These bullboats were some of the most impressive innovations by the Hidatsa women. Bullboats were a type of boat which consisted of bull or bison hides fashioned around a willow frame and they were almost exclusively produced by women (Women in Bullboats, 454). Because of their role as the primary producers of bullboats, Hidatsa women were also their community’s navigation experts and were entrusted to paddle boats while their husband sat in the back of the boat to balance its weight (Kilcup, 117). In addition to assisting their husbands, Hidatsa women regularly conducted their own outings with other women down the Missouri River to acquire goods for the village, such as firearms, meat, and fuel. They also took travelers down the river for cash as a transportation service (Women in Bullboats, 457).

An image of a bullboat

         Buffalo Bird Woman’s description of harvesting June berries was also indicative of Hidatsa women’s significant control over resources and labor. She says, “Picking June berries was woman’s work, but the men helped break the branches. A husband would break branches and bear them to his wife, who took charge of them thereafter” (Kilcut, 119). June berries were an important foodstuff to the Hidatsa, as they picked very many in the summer and stored them for winter (Kilcut, 119). They were mainly used as a seasoning or flavorful addition to meals and were a major staple of the Hidatsa diet (Crow and Hidatsa Women, 21).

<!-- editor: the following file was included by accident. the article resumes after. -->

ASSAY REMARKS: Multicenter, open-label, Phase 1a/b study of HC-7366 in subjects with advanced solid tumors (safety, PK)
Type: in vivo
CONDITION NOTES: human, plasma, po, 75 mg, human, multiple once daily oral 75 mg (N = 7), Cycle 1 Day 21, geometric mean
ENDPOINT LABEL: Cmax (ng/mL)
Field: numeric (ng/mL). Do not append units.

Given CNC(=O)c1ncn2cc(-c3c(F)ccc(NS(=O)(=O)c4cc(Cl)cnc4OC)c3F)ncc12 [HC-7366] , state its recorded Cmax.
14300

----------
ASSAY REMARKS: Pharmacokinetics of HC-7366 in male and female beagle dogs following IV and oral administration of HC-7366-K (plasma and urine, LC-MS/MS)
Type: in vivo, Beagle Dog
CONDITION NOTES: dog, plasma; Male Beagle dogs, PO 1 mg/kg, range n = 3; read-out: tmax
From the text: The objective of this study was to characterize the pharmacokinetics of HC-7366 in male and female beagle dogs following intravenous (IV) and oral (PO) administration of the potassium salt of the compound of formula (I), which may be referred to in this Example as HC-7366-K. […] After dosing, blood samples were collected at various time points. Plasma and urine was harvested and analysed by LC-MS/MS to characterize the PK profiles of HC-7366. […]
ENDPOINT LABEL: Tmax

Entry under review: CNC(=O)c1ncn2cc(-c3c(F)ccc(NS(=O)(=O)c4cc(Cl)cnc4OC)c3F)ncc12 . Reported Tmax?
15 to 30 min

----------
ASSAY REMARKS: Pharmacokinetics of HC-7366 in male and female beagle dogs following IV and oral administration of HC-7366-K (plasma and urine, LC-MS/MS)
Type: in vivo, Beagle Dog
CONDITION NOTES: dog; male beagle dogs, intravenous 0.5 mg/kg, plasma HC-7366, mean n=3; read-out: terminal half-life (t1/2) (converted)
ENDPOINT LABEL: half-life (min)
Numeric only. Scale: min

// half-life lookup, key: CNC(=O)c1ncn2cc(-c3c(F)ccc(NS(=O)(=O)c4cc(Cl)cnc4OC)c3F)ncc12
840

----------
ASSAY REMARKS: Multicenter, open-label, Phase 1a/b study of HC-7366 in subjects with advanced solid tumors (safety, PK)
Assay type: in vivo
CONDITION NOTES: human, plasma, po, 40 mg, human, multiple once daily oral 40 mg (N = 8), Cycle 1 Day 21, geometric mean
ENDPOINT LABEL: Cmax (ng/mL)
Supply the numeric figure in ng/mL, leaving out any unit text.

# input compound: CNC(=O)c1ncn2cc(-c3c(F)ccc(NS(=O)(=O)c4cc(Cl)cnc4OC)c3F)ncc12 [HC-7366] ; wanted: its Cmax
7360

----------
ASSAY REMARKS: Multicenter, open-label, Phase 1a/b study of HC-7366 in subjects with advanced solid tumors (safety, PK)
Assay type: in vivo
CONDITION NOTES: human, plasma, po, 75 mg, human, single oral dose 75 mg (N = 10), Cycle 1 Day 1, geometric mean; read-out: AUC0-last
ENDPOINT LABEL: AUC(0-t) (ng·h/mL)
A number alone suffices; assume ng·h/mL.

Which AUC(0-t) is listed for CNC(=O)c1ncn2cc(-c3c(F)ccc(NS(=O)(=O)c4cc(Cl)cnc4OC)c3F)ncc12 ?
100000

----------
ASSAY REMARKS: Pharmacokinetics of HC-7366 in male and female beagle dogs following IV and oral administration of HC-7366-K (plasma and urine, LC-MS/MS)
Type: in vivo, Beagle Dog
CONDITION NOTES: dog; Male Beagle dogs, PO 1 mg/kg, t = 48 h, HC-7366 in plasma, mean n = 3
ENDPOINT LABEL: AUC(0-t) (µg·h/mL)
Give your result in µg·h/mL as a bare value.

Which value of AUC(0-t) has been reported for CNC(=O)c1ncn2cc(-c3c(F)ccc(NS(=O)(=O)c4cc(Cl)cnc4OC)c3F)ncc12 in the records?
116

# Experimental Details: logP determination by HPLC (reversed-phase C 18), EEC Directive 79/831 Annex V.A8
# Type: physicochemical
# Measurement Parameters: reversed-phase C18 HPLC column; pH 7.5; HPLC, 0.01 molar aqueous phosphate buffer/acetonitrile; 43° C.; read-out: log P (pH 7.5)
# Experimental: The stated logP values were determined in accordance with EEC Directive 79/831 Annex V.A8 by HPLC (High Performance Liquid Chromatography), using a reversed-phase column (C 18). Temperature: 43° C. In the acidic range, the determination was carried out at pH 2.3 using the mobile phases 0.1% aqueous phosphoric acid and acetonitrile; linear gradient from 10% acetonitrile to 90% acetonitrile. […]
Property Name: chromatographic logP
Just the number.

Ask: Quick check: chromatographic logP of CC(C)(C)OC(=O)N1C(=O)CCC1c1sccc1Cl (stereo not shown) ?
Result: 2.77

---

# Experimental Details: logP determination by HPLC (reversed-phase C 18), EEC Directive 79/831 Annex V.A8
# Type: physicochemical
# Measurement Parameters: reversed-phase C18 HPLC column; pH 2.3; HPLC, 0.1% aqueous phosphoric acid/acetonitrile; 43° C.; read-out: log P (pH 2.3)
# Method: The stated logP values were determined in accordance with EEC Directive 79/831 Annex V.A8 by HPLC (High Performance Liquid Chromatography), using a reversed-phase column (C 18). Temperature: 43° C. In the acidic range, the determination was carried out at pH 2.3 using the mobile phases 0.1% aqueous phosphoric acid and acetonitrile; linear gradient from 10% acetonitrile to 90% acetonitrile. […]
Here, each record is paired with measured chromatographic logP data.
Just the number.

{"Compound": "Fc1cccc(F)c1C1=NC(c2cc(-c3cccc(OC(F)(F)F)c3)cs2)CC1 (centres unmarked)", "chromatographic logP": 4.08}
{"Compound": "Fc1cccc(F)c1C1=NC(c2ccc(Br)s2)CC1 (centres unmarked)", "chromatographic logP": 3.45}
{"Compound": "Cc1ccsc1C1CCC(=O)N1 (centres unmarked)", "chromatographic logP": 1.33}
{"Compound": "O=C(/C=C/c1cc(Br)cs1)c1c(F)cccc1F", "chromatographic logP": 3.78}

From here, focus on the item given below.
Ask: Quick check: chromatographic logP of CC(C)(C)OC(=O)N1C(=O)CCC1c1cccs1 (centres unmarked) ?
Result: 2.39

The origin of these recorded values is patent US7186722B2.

A photograph of June berries

         An easy to miss aspect of Buffalo Bird Woman was the model of labor and resource acquisition alluded to by Buffalo Bird Woman. It appeared to be fairly evenly divided and cooperative—while women and men did perform different jobs in their communities, there appeared to be a lack of separation such that men and women regularly worked alongside each other. In addition, women appeared to perform their labor fairly independently and with their own expertise. Such system is  different from the Western model, where women’s labor was normally unpaid and exclusively domestic if her household could afford a single income.

Sources

  1. Kilcup, Karen L. Native American Womens Writing: c. 1800-1924, an Anthology. Blackwell Publishers, 2000, https://ares.library.jhu.edu/ares/ares.dll?Action=10&Type=10&Value=639529.
  2. “MHA Nation.” MHA Nation, http://www.mhanation.com/.
  3. Steinke, Christopher. “Women in Bullboats: Indigenous Women Navigate the Upper Missouri River.” Ethnohistory, Duke University Press, 1 Oct. 2017, read.dukeupress.edu/ethnohistory/article-abstract/64/4/449/133031/Women-in-Bullboats-Indigenous-Women-Navigate-the?redirectedFrom=fulltext.
  4. Capehart, Lucy E. Crow and Hidatsa Women: The Influence of Economics The University of Montana, scholarworks.umt.edu/cgi/viewcontent.cgi?article=6636&context=etd.
  5. Ochterski, Jim. “A Photograph of June Berries.” Flickr, https://www.flickr.com/photos/43200296@N08/12506614763/.
  6. “Photograph of a Bull Boat.” Flickr, https://www.flickr.com/photos/internetarchivebookimages/14593970537